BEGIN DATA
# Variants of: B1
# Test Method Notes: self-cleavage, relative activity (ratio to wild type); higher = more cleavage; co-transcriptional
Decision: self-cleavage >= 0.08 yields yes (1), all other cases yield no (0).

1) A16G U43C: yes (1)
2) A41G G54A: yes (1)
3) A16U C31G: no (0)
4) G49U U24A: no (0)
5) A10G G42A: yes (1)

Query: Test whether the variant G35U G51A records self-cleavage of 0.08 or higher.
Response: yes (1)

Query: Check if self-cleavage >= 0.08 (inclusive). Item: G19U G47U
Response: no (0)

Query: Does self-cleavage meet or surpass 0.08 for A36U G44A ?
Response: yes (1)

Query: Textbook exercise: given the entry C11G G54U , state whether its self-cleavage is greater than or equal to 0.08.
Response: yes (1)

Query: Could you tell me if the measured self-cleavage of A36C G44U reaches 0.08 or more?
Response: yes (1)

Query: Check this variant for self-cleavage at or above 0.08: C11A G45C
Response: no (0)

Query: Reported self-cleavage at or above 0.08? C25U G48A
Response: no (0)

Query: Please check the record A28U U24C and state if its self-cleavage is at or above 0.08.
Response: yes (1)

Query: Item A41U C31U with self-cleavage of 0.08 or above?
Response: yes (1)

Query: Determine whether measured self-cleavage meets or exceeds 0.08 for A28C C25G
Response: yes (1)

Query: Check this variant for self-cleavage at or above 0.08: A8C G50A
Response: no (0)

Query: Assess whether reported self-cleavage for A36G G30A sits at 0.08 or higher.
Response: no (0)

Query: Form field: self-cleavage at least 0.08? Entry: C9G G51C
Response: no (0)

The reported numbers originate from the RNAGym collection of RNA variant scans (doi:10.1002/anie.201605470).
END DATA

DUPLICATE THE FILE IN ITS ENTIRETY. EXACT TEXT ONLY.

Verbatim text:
# Variants of: B1
# Test Method Notes: self-cleavage, relative activity (ratio to wild type); higher = more cleavage; co-transcriptional
Decision: self-cleavage >= 0.08 yields yes (1), all other cases yield no (0).

1) A16G U43C: yes (1)
2) A41G G54A: yes (1)
3) A16U C31G: no (0)
4) G49U U24A: no (0)
5) A10G G42A: yes (1)

Query: Test whether the variant G35U G51A records self-cleavage of 0.08 or higher.
Response: yes (1)

Query: Check if self-cleavage >= 0.08 (inclusive). Item: G19U G47U
Response: no (0)

Query: Does self-cleavage meet or surpass 0.08 for A36U G44A ?
Response: yes (1)

Query: Textbook exercise: given the entry C11G G54U , state whether its self-cleavage is greater than or equal to 0.08.
Response: yes (1)

Query: Could you tell me if the measured self-cleavage of A36C G44U reaches 0.08 or more?
Response: yes (1)

Query: Check this variant for self-cleavage at or above 0.08: C11A G45C
Response: no (0)

Query: Reported self-cleavage at or above 0.08? C25U G48A
Response: no (0)

Query: Please check the record A28U U24C and state if its self-cleavage is at or above 0.08.
Response: yes (1)

Query: Item A41U C31U with self-cleavage of 0.08 or above?
Response: yes (1)

Query: Determine whether measured self-cleavage meets or exceeds 0.08 for A28C C25G
Response: yes (1)

Query: Check this variant for self-cleavage at or above 0.08: A8C G50A
Response: no (0)

Query: Assess whether reported self-cleavage for A36G G30A sits at 0.08 or higher.
Response: no (0)

Query: Form field: self-cleavage at least 0.08? Entry: C9G G51C
Response: no (0)

The reported numbers originate from the RNAGym collection of RNA variant scans (doi:10.1002/anie.201605470).